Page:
“Journey to Freedom: A Walk through Human Trafficking” on Display in Dubuque Sept. 25-Oct. 5

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A young Iowa woman who escaped human trafficking at the age of 14 said, “It’ll always be a part of my life. It’s not something that’ll go away.” She is in the lifelong process of recovery.
The tri-state community will have an opportunity to build awareness and learn human trafficking prevention tactics through an exhibit coming to the lobby of the Roshek Building on Locust Street in Dubuque, Iowa. “Journey to Freedom: A Walk through Human Trafficking” will be on display Sept. 25 through Oct. 5, 2015, 7 a.m.–9 p.m. weekdays and 7 a.m.–5 p.m. weekends. This free exhibit is sponsored by the Coalition of Women Religious and Associates against Human Trafficking in the Tri-State Area.
The exhibit opens at 7 p.m. Friday, Sept. 25, with a keynote address by Teresa Downing-Matibag, executive director of Network against Human Trafficking. She has given presentations on sex trafficking in the Philippines, Ecuador, Jamaica and United States and has been instrumental in the advancement of anti-trafficking legislation in Iowa. Downing-Matibag has extensive knowledge of human trafficking, intimate relationships in young adulthood, and the commercial sexual exploitation of women and youth.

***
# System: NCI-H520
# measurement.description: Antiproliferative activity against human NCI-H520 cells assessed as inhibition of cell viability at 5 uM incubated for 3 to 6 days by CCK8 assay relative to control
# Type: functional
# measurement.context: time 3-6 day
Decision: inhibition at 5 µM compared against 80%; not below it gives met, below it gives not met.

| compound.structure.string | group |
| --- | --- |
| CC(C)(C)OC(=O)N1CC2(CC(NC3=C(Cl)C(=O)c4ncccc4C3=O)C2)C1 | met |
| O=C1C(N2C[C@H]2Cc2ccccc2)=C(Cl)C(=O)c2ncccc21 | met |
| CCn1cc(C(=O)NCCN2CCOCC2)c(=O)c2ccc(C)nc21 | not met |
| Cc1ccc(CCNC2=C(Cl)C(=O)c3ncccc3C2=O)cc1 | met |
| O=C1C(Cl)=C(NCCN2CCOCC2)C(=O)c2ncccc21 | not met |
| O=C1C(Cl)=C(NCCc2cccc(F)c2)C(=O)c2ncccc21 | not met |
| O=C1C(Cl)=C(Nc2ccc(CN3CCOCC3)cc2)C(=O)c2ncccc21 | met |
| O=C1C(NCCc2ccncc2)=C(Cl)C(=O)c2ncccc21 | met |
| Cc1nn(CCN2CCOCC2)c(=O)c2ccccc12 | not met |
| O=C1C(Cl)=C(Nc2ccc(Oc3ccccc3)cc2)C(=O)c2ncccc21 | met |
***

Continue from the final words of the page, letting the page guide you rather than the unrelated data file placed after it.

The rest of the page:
“Journey to Freedom” highlights the reality that human trafficking is happening in our local communities by telling the story of Iowans who were trafficked and able to escape from their traffickers. Photos, written words, and displays of those trafficked will inform visitors of what trafficked victims experience. Visitors will have the opportunity to discover warning signs of trafficking and learn steps that might be taken to help prevent vulnerable persons from being victimized. Every 30 seconds, another person becomes a victim of human trafficking, according to a recent report by Building Partnerships to Eradicate Modern-Day Slavery. “Awareness is the first step toward prevention,” said coalition member Sister Joy Peterson, PBVM. “These are not nameless children being exploited, these are daughters, sons, nieces, cousins, and neighbors. We must do what we can to stop this form of modern-day slavery from happening, and it can start right here in Dubuque.”

For more information, contact Lisa Schmidt at schmidtl@osfdbq.org or (563) 583-9786.